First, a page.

Narcotic medications are generally not recommended for chronic pain unless absolutely necessary. If you need narcotic-level pain relief your doctor will probably refer you to a pain specialist.


Pain in the lower back can be improved with chiropractic treatment or physical therapy in some cases. Localized heat, liniments, and over-the-counter analgesics such as ibuprofen, naproxen, or magnesium salicylate may also help. Lidoderm Patches can be extremely helpful. You can cut the patches to an appropriate size and apply them to the areas of localized pain.

Treating Related Conditions

Most persons with CFS/ME have additional medical conditions that we refer to as "overlap syndromes" or "shadow syndromes." Probably the most common is fibromyalgia. A majority of people diagnosed with CFS/ME also meet the diagnostic criteria for FM. Besides fibromyalgia, the most common overlapping conditions are:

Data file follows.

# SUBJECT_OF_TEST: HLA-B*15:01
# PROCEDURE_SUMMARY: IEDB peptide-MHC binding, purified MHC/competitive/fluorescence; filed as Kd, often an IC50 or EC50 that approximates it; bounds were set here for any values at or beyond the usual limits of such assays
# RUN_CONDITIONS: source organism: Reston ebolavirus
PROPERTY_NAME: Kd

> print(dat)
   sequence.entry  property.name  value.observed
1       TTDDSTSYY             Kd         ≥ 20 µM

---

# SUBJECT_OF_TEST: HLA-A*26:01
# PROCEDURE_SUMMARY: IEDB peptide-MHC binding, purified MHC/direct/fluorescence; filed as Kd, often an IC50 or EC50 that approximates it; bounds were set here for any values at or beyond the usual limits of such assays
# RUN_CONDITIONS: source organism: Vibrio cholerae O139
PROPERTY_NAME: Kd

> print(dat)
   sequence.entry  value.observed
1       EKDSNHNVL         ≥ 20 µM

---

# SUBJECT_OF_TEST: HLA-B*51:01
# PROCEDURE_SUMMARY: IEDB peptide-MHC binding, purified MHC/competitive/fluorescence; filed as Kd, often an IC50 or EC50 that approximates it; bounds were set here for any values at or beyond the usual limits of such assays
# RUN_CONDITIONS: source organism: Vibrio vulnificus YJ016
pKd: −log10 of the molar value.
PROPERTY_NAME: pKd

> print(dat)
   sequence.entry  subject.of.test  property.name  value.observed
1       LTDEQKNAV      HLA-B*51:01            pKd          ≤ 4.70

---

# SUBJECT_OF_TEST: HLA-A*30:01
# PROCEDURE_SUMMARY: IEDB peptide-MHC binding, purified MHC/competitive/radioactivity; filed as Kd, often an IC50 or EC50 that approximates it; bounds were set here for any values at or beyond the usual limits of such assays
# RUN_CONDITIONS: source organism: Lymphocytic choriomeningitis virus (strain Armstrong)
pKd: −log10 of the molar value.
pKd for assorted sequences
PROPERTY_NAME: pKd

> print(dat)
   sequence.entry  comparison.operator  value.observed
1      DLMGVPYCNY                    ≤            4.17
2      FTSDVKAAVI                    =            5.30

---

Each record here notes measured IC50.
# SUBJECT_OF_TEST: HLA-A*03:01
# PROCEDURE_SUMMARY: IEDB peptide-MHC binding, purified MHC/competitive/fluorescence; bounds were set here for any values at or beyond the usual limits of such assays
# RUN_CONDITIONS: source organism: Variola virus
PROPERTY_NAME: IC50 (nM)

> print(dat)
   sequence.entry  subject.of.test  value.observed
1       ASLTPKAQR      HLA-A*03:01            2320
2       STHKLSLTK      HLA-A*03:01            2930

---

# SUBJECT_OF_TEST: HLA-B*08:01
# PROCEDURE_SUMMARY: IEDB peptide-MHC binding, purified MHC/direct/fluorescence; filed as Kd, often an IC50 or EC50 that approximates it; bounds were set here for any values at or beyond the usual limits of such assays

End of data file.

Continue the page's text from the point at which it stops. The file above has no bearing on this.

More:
• Irritable bowel and irritable bladder
  • Temporomandibular joint disorder (TMJ)
  • Migraine headaches
  • Restless leg syndrome (while awake) or periodic leg movements (during sleep)
  • Sleep apnea
  • Vasomotor (autonomic or non-allergic) rhinitis
  • Digestive problems such as gut motility disorder with trouble swallowing, early satiety, nausea, and/or constipation
  • Autonomic dysfunction with low blood pressure
  • Multiple chemical or food sensitivities
  • Gluten (wheat or grain) intolerance or celiac sprue-like symptoms
  • Lactose (milk) or fructose (fruit sugar) intolerance
  • Orthostatic symptoms or fainting
  • Dry eyes and mouth (sicca complex)
  • Vulvodynia or vulvar vestibulitis (vulvar / vaginal pain)